become clear that chordal playing and melodic
in intervals of thirds from a fundamental note, called
playing on the guitar amount to two sides of the
a root, which is like the tonic of a scale. The major
same coin. The more time I’ve spent working with
triad includes the tonic, third, and fifth of the major
chords—all of the variations and possibilities—the
scale built on the triad’s root.
easier it has become to look down at the fretboard
Each of these notes is described by a number
while playing and see more options. A clear
corresponding to its scale degree (or interval) away
understanding of chordal shapes on the guitar leads
from the root: 1, 3, 5. These numbers are referred
to a thorough understanding of the instrument.
to as “functions,” as in “E functions as the third of a
C major triad.”
A chord is a set of three or more notes played
simultaneously. If the notes are played one after the
Play the following C major scale, triad, and arpeggio now:
Triads serve as a foundation for a basic
to think of triads is in terms of intervals. From the
understanding of harmony.
root, the major triad has a major third and a perfect
fifth. It can also be seen as a major third (C to E)
The C major triad is spelled C-E-G. In the key of C,
underneath a minor third (E to G).
notes 1, 3, and 5 of the C major scale provide you
with the notes of the C major triad. Another way
Playing and Understanding Triads
Chord block graphic of
C major triad in third position
Chord block graphic of
C major triad in eighth position
On the second set of three strings, and 2-3-4, the
around the wheel to the note that is up by a fourth,
major third interval has the upper note one fret
you will eventually end up back at the same note. In
below, and the minor third between 2-3 has the
so doing, you will have covered all twelve notes in
same visual spacing.
the chromatic scale, without repetition.
In contemporary, jazz, and popular music, chords
This serves as a useful reference to allow you to
frequently move in intervals of a fourth up (or a fifth
take anything through all twelve keys. Although
down). If we move from chord to chord by intervals
not as intuitive as half-step motion on the guitar
of a fourth, we arrive at what is called the cycle of
neck, knowledge of this set of key relationships
fourths, also known as ”cycle 4,” shown on the page
will prepare you to play the countless songs whose
that follows. A cycle is defined as a series of events
chords move in intervals of fourths, including
that recur regularly and usually lead back to the
thousands of blues, rock, R&B, and jazz tunes.
starting point. If you start at any note and continue
Suggestions for Practice
To get used to the sound of the major triad,
easiest ways to accustom yourself to a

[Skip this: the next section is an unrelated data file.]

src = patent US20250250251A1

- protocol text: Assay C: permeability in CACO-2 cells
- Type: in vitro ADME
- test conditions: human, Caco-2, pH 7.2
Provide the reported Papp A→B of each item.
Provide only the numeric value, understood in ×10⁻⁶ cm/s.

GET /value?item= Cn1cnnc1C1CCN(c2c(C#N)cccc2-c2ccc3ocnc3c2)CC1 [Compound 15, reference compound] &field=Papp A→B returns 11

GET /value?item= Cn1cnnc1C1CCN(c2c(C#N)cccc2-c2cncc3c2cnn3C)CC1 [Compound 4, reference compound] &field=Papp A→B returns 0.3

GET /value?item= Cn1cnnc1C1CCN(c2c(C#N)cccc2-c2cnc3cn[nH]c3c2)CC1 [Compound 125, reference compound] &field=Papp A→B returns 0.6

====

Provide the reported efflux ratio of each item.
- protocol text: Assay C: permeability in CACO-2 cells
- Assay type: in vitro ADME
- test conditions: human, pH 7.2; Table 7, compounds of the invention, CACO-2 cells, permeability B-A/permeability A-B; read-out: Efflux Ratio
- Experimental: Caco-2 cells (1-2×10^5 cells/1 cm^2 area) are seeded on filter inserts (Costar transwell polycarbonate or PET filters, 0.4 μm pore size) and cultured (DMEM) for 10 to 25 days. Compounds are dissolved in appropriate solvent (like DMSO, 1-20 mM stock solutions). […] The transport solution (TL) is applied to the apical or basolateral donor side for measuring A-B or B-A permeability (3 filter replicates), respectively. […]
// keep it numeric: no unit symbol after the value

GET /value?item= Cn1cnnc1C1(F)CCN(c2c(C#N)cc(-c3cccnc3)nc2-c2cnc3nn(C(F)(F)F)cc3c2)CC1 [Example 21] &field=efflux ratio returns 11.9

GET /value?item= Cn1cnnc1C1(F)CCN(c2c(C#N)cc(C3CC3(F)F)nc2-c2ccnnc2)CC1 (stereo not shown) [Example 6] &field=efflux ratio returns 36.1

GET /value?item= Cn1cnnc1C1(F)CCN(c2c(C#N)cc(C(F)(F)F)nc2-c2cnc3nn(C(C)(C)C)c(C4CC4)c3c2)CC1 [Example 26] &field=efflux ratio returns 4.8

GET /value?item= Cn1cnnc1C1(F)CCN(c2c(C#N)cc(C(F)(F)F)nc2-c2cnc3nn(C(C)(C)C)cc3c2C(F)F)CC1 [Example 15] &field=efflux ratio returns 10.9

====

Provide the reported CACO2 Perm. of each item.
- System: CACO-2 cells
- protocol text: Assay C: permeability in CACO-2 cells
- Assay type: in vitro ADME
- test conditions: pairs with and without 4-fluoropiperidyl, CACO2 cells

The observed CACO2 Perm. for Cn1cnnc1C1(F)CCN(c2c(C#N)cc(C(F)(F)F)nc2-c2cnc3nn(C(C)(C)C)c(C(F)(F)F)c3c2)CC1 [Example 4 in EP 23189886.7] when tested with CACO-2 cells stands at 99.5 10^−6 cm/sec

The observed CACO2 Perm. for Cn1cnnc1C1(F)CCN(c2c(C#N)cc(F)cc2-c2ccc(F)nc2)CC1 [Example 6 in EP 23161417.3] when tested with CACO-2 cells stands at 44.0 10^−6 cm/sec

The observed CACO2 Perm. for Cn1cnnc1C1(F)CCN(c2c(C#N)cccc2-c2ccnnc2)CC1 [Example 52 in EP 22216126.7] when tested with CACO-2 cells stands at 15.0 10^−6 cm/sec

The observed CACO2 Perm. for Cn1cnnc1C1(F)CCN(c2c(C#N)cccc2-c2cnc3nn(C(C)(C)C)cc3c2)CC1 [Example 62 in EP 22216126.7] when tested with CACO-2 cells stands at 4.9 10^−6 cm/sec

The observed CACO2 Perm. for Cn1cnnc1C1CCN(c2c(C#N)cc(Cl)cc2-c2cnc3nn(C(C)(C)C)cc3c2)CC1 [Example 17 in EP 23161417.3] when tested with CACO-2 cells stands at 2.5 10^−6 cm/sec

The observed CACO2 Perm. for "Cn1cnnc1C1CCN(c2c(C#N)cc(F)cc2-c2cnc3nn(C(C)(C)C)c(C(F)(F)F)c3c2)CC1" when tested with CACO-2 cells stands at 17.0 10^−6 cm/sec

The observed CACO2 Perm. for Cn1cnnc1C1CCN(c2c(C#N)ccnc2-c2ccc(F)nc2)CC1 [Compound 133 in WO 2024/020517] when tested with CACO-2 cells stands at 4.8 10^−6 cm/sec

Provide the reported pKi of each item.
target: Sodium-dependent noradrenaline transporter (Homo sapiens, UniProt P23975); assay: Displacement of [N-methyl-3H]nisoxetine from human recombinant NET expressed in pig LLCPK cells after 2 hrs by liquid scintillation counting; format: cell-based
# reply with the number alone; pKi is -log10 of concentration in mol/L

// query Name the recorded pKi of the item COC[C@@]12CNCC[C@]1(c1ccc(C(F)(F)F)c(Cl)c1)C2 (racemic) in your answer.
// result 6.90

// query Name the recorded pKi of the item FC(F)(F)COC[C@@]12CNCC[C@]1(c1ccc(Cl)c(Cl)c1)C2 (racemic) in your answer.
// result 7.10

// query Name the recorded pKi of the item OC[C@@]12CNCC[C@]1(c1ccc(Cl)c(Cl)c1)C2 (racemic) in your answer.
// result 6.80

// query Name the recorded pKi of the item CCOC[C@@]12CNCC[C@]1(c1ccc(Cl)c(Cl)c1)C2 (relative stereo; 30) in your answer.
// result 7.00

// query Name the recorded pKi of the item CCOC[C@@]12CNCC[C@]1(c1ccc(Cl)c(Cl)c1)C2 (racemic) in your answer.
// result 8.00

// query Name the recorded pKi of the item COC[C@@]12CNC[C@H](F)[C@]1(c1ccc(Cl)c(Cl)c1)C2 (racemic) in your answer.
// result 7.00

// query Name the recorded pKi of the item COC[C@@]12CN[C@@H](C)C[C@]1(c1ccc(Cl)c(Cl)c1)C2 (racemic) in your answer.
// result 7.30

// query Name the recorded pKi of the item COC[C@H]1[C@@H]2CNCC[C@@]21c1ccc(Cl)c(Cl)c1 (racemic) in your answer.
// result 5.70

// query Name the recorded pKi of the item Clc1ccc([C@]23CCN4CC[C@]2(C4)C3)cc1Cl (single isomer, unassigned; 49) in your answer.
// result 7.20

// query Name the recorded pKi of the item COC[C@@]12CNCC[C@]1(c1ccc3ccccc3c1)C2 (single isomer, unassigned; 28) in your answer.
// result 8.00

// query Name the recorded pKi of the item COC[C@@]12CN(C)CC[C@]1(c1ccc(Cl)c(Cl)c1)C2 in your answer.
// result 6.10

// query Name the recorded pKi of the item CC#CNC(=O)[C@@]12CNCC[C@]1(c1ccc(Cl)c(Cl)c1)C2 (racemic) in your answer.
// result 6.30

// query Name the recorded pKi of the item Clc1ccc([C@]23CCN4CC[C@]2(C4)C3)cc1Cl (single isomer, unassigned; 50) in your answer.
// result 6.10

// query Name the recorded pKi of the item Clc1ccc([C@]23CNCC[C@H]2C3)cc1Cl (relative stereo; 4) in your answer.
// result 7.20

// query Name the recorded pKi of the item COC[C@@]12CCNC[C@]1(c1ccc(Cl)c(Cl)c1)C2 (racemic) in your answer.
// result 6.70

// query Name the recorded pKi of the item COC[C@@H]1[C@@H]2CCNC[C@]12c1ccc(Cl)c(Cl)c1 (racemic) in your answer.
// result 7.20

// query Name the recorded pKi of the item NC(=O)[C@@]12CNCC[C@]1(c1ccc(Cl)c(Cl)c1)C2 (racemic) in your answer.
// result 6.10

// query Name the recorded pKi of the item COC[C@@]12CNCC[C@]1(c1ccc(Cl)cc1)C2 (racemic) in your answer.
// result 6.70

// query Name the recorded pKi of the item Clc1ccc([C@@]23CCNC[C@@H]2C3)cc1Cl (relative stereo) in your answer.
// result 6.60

try playing major triads up the fretboard, one
voicing shape.
fret at a time, on the top string set 1-2-3. While
Play major triads in all twelve keys, moving up
difficult to execute on most musical instruments,
the fretboard one fret at a time, in half steps on
moving up one fret at a time (also called “in
the first set of three strings.
half-steps”) on the guitar neck is one of the
Playing and Understanding Triads
Cycle of Fourths
Learn more in Guitar Chords 101
Rhythmic Variation and Development
From the Online Course Funk/Rock and R&B Guitar Soloing
By Thaddeus Hogarth
When you play a scale note after note, your solos
Add rests.
will sound more like exercises than music. Space
Use a series of uniform rhythmic modifications
in a solo is as important as the notes that we play.
within a solo line/melody. This creates a sense
Additionally, playing notes at random from a scale
of development of the melodic line.
might not be enough to create an interesting
musical idea. There are a few ways to make your
Effective use of rhythm can turn a simple
scale into an interesting solo line.
musical idea more interesting:
Let’s start with the simple, descending minor pentatonic:
Now let’s add different note rhythms. In this example, we will simply use the rhythmic pattern or
motif of a quarter note followed by two eighth notes. Already you can hear that the scale takes on a
more musical quality.
Rhythmic Variation and Development
Add a triplet at the beginning of each measure. In this case the triplet is somewhat ornamental since it
adds a note above from the scale and does not change the overall melodic feel of the line.
Next, try adding the element of repetition. In this case we are repeating both notes and sequences of notes
in a few different places. The element of repetition is important in developing a melodic solo line.
Now we’ll displace some of the notes in the line by adding rests. As we saw earlier, space in a solo is as
important as the notes that we play.
Rhythmic Variation and Development
To further develop this line, we’ll add sustain, or tied notes in various places. At this point, it is safe to
say that sustain works best when the chosen note is a chord tone (1, 3, 5, or 7). Still, as one develops
as a soloist, there are many situations where tensions (non-chord tones) will work.
As you can hear, the final, modified line sounds more musical than our original descending scale.
This simple method utilizing these techniques is a way to create interest in your solo ideas. At this point, of
course, the process is somewhat mathematical. However, as you progress, the goal is to get this to a point
where it is intuitive.